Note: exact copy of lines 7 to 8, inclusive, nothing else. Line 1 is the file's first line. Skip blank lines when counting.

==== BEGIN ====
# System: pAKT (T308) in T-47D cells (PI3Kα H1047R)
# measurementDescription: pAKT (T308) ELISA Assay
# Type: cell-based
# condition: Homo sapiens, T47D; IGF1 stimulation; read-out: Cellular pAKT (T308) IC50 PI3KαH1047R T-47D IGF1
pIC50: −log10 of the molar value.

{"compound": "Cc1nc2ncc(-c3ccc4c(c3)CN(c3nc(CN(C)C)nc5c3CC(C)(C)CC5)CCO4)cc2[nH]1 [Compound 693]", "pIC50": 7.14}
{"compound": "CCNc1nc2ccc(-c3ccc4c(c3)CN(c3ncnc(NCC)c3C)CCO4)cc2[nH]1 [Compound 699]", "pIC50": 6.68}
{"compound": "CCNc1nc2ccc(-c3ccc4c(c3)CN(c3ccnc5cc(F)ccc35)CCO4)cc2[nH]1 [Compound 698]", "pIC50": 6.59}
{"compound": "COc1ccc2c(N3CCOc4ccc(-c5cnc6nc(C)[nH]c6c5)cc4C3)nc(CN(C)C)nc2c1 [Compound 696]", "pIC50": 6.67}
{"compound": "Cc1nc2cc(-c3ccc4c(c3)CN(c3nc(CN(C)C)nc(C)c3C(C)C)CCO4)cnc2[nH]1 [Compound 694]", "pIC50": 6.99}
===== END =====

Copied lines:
{"compound": "CCNc1nc2ccc(-c3ccc4c(c3)CN(c3ncnc(NCC)c3C)CCO4)cc2[nH]1 [Compound 699]", "pIC50": 6.68}
{"compound": "CCNc1nc2ccc(-c3ccc4c(c3)CN(c3ccnc5cc(F)ccc35)CCO4)cc2[nH]1 [Compound 698]", "pIC50": 6.59}